Tuesday, January 24, 2012

Sun, Solar Storms 2012, Particles To Hit Earth Tues Morning, 11 year Sun Cycle

Strongest solar radiation storm since 2005 

We are entering the eleven year sun cycle peak activity. This current storm is only a warm up for what we can expect by late summer, fall 2012. More than likely this storm will have little impact but we can expect a severe escalation in intensity as we move further into the year. Keep in mind that the one strong storm has the potential to take everyone off the grid for a long time.  
If you don't have NOAA Alerts setup you should do so. You can find a link in the sky links page above. We will keep you posted as activity picks up throughout the year. 

A powerful solar eruption is expected to blast a stream of charged particles past Earth on Tuesday, as the strongest radiation storm since 2005 rages on the sun.

NASA's Solar Dynamics Observatory caught an extreme ultraviolet flash from a huge eruption on the sun overnight (10:59 p.m. ET Sunday, or 0359 GMT Monday), according to SpaceWeather.com.

The solar flare spewed from sunspot 1402, a region of the sun that has become increasingly activelately. Several NASA satellites, including the Solar Dynamics Observatory, the Solar Heliospheric Observatory and the STEREO spacecraft, observed the massive sun storm.

A barrage of charged particles triggered by the outburst is expected to hit Earth at around 9 a.m. ET Tuesday, according to experts at the Space Weather Prediction Center, a division of the National Oceanic and Atmospheric Administration.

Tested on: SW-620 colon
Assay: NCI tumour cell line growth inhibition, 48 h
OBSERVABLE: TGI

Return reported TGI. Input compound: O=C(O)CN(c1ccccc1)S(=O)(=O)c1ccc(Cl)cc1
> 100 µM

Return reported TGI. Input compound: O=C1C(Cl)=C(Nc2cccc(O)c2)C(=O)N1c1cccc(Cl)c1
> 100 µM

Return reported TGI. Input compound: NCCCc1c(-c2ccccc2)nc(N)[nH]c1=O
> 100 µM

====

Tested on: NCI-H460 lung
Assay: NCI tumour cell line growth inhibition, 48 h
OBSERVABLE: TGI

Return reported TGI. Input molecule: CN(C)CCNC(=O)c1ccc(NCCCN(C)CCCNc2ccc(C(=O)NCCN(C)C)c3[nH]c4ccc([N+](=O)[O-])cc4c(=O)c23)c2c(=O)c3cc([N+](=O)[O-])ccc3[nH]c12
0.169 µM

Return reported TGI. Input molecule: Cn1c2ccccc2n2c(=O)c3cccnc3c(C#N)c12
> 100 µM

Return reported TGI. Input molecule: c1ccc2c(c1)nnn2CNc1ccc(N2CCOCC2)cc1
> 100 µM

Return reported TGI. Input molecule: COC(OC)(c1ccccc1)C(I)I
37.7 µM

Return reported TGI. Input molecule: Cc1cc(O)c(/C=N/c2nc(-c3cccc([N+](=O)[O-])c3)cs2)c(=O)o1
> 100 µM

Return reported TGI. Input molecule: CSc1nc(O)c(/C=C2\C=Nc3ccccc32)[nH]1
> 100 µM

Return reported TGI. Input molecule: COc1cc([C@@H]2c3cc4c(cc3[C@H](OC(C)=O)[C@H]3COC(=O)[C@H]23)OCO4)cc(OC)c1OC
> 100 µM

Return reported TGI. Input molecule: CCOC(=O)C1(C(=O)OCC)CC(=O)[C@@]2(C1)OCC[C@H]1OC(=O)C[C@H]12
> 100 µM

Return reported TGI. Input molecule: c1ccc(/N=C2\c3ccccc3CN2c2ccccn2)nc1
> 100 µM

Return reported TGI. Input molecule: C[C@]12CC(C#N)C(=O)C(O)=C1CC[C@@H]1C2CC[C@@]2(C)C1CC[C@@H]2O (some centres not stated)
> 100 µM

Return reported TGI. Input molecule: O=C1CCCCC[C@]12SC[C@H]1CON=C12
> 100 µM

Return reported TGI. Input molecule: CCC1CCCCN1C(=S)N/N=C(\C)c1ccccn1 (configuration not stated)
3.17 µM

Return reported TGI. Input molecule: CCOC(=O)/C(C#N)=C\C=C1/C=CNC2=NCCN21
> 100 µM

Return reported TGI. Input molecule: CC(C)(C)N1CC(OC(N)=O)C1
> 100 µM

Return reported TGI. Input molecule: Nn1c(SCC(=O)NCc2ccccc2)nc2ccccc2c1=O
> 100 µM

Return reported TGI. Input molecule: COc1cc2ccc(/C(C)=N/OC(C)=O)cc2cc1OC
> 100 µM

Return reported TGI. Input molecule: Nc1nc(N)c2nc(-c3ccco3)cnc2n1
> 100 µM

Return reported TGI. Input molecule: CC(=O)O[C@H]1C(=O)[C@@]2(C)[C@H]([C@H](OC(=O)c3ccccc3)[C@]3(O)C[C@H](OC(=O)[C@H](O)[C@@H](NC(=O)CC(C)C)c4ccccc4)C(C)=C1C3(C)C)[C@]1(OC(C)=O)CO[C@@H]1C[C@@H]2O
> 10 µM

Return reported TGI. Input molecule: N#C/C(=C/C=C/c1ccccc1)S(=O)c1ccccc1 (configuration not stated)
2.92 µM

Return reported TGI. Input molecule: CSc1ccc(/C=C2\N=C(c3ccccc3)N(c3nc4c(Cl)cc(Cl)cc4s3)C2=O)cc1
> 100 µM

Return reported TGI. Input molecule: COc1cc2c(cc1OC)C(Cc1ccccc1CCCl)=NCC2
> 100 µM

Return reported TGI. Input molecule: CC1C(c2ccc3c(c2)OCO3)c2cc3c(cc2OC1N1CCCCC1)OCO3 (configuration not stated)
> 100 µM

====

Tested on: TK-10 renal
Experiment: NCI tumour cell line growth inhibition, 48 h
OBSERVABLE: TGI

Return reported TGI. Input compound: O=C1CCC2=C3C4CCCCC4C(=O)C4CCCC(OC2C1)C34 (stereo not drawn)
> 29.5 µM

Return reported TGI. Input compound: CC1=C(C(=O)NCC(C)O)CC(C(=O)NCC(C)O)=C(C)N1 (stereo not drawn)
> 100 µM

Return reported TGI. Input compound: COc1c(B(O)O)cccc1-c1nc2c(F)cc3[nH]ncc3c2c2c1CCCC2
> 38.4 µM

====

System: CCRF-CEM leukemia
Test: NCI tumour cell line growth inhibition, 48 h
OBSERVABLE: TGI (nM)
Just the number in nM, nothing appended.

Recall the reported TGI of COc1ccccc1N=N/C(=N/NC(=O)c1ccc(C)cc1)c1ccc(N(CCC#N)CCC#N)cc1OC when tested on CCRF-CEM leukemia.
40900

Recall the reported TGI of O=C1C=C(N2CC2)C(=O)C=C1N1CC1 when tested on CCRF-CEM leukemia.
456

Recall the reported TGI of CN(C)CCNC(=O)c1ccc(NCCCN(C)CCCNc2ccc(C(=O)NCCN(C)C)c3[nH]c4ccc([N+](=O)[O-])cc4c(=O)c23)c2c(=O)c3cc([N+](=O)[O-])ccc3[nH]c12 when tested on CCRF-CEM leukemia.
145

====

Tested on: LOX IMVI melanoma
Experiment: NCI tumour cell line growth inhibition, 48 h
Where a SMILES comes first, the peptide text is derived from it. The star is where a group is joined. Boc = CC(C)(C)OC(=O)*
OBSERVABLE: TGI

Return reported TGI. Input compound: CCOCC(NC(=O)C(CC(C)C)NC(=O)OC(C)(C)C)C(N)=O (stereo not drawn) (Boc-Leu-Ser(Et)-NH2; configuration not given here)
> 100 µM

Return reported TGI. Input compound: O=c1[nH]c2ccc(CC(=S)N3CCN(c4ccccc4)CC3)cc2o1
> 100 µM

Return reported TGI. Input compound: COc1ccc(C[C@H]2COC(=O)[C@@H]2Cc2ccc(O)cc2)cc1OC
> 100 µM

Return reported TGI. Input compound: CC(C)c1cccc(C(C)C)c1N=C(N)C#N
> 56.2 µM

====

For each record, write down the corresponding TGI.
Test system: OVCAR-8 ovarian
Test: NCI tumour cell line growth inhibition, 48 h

NOAA Alert
NOAA’s Space Weather Prediction Center – the nation’s official source of warnings and alerts about space weather and its impacts on Earth – has issued a watch for a geomagnetic storm associated with a bright flare on the sun Sunday evening. The storm could arrive Tuesday morning, with possible impacts to navigation, the power grid and satellites.

Space Weather Prediction Center (SWPC) forecasters have also issued a warning for ongoing "strong" solar radiation storming. Radiation storms are a concern for astronauts, communications at high latitudes, satellites in space and rocket launches. Geomagnetic storms (G-scale) and solar radiation storms(S-scale) range from 1 (minor) to 5 (extreme).

NOAA’s space weather experts are available to discuss this event, which represents the strongest radiation storm in more than six years, and potential impacts.

Associated with Sunday’s flare was a “coronal mass ejection,” a burst of charged particles and magnetic field that streamed out from the sun at about four million miles an hour. The coronal mass ejection (CME) is heading toward Earth. NOAA’s SWPC predicts it will trigger onset of a geomagnetic storm on Tuesday morning EST, with storm intensity likely to be moderate (G-2), possibly strong (G-3).
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